“Scuba seemed like such a perfect metaphor,” she says. “As anyone who has ever dropped their sunglasses off a boat can attest, the ocean is large enough to hide anything. I was not a diver, but I thought I could learn enough via interviews and YouTube videos to make it work. About three months in, I realized I had to learn to dive if I wanted to write this book properly.
“My husband and I started taking lessons, and now I’m addicted. I realized I had scuba all wrong. It’s very close to yoga. It’s so much about breath and being present in your body. Everything Amy says about scuba in the book is my experience. It is prayer, it is meditation, it is peace.
“It is also an unearthly level of beautiful and so much fun. If you can learn, you should.”
Amy decides she must defend herself against Roux with a good offence, and she finds she’s very good at designing a strategy by digging into private lives. Jackson explores how people handle the moral dilemmas facing them every day.
“I hope readers will engage with the kinds of questions that made me want to write [the book],” she says. “Story is how I explain the world to myself, and with this story I was asking, what makes a person ‘good’? Roux and Amy are, at their cores, very much alike. But their choices have been wildly different. That said, to fight Roux effectively, Amy must lean in to all the things that make Roux’s game a fair match. She could win the game and yet lose the self she’s tried to become.
“There are concrete stakes in terms of Amy’s life, her marriage, her child—but there is also a more subtle layer of moral stakes.
“I love, love, love the fact that Amy is an imperfect heroine,” Jackson says. “And I love the dark part of the novel.”
Obsessed with redemption in her novels, Jackson extends that thread into everyday life with her work at Reforming Arts, “a nonprofit that runs education-in-prison and reentry programs.” Jackson has taught creative writing, composition, and literature inside Georgia’s maximum-security facility for women.
“It’s my heart-work. The way we incarcerate people is obscene,” she says. “Our students are very diverse in age, race, and orientation. The one thing they all have in common is that they were raised in grinding poverty by disordered (often abusive) families—women who have had almost no opportunities, no breaks. I didn’t have a lot of money growing up, but I had excellent, loving parents, enough to eat, a safe home. I also got a great education, and I think education makes opportunity.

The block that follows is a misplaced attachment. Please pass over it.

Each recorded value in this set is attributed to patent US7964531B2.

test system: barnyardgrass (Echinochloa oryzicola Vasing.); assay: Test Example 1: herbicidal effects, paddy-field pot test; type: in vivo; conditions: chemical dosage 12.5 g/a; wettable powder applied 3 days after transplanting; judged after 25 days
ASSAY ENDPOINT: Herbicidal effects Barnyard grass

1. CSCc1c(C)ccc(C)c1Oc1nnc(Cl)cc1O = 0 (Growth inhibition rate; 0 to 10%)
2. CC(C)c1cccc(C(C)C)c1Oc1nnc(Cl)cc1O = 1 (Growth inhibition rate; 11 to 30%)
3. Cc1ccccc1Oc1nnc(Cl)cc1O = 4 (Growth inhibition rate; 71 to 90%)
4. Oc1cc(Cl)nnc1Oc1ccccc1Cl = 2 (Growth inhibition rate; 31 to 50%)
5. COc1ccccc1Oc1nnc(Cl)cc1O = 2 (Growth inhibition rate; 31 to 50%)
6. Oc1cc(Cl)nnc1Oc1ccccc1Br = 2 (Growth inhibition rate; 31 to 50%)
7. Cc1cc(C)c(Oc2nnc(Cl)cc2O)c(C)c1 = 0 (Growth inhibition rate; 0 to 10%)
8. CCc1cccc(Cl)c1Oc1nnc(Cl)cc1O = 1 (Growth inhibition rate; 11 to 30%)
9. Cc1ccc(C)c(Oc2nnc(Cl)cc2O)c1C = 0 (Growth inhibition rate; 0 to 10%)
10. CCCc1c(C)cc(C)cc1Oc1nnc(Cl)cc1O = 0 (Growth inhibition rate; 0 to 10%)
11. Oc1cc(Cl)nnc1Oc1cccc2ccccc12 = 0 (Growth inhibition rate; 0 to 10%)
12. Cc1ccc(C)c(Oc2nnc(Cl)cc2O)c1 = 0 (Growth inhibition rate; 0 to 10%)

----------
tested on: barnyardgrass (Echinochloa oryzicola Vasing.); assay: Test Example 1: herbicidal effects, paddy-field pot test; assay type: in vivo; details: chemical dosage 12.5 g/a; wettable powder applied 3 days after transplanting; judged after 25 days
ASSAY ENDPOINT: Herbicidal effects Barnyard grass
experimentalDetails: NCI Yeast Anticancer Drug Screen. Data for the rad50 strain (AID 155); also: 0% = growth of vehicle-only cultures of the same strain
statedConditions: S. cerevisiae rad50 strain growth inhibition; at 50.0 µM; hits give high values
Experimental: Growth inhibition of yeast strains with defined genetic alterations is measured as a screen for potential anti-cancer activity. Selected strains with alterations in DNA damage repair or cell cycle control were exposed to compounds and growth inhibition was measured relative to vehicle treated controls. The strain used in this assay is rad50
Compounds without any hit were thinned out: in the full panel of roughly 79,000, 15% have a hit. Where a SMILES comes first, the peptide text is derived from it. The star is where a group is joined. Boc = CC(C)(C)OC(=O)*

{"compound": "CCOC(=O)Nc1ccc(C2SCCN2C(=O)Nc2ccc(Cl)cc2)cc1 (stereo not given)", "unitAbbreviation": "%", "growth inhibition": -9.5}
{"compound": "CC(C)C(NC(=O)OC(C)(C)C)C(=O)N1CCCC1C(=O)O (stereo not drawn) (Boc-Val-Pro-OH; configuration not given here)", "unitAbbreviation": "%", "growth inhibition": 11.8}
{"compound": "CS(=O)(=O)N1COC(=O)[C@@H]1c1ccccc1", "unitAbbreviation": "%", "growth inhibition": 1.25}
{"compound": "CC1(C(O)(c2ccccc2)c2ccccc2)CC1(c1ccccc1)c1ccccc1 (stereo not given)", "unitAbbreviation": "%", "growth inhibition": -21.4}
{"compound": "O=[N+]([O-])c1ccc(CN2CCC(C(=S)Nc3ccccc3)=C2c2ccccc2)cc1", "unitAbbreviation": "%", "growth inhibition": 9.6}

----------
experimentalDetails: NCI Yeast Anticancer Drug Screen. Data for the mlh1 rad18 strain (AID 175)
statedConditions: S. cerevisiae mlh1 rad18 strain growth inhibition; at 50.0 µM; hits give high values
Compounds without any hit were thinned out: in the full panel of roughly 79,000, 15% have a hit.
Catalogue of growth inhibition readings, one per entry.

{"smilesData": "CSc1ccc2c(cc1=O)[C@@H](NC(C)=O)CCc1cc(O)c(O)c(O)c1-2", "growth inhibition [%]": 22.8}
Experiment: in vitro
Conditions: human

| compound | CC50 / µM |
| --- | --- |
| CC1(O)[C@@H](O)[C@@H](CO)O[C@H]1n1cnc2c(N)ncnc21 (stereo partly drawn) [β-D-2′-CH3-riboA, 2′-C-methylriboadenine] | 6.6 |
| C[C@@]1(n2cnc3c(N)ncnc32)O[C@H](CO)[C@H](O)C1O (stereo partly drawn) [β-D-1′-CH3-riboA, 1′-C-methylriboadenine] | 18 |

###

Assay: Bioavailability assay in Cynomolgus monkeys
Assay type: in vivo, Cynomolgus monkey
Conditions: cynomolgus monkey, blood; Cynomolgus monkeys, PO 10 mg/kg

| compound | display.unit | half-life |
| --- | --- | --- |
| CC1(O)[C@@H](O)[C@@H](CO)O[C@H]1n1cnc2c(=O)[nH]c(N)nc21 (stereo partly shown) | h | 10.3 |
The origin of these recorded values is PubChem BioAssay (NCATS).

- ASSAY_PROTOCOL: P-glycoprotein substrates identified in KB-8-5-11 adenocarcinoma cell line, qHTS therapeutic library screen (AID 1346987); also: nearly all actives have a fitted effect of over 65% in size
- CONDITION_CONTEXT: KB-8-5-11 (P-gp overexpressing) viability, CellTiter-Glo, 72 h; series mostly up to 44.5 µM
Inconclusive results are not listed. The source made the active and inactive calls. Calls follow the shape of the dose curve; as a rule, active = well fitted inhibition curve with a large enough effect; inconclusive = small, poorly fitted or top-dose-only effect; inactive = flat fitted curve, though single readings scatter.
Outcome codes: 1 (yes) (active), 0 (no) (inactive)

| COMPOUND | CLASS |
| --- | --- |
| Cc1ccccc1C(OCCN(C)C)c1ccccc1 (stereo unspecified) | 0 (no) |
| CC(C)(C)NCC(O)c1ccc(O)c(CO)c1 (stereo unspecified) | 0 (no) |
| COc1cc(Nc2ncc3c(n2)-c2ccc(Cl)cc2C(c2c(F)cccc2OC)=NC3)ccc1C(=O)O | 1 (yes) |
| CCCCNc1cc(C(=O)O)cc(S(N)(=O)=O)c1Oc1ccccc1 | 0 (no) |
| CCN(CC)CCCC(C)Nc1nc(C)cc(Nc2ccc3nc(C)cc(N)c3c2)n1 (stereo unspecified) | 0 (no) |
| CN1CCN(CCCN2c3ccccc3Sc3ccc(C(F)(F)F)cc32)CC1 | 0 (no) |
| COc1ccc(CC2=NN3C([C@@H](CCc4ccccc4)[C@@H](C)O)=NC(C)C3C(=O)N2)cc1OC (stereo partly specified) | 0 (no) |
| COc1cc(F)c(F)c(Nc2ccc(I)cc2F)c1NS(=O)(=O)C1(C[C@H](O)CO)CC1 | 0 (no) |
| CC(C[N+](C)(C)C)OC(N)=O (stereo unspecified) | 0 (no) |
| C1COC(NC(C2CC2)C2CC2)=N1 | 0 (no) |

“Our goal at Reforming Arts is to provide those opportunities to our students and to make space for them to express themselves freely. To express yourself—your anger, your hopes, your fears via theatre or writing—lets you access your own narrative. You can control your narrative, and you can change it.
“Art matters. Education matters.”
Jackson uses her acting skills to bring authenticity to her characters.
“I think like an actor when I write novels,” she says. “Most of my novels are first person, and they are all character driven.
“After I draft a scene with, say, five people in it, I do one more revision per character. I work my way through the scene through each point of view, so even if a character has only one line, it comes out of an arc and a train of thought and a motivation that I understand completely. It makes a difference. Even if each character’s motivation is not explained to the reader, if I know the arc, if their reasoning and their individual desires are clear to me, that character’s actions feel more authentic.
“I learned to do this working in summer stock theatre. I did a scene where my character sat silent on stage and watched actions unfold for 15 minutes and then said one line. But to deliver that line authentically, I had to feel every feeling and think every thought, and react to every moment that happened. I try to do the same in novels.
“Writing novels is a power trip for an actor; I get to cast myself as everyone.”